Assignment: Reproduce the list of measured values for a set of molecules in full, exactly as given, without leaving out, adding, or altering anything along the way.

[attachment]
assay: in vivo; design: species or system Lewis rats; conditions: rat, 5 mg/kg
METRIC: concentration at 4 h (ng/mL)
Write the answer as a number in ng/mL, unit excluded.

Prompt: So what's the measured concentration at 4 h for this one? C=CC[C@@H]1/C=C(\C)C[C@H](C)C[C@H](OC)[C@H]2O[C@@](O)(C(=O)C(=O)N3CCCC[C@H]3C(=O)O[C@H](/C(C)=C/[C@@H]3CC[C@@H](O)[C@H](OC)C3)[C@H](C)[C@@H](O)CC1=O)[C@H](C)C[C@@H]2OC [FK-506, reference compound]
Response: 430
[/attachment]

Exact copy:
assay: in vivo; design: species or system Lewis rats; conditions: rat, 5 mg/kg
METRIC: concentration at 4 h (ng/mL)
Write the answer as a number in ng/mL, unit excluded.

Prompt: So what's the measured concentration at 4 h for this one? C=CC[C@@H]1/C=C(\C)C[C@H](C)C[C@H](OC)[C@H]2O[C@@](O)(C(=O)C(=O)N3CCCC[C@H]3C(=O)O[C@H](/C(C)=C/[C@@H]3CC[C@@H](O)[C@H](OC)C3)[C@H](C)[C@@H](O)CC1=O)[C@H](C)C[C@@H]2OC [FK-506, reference compound]
Response: 430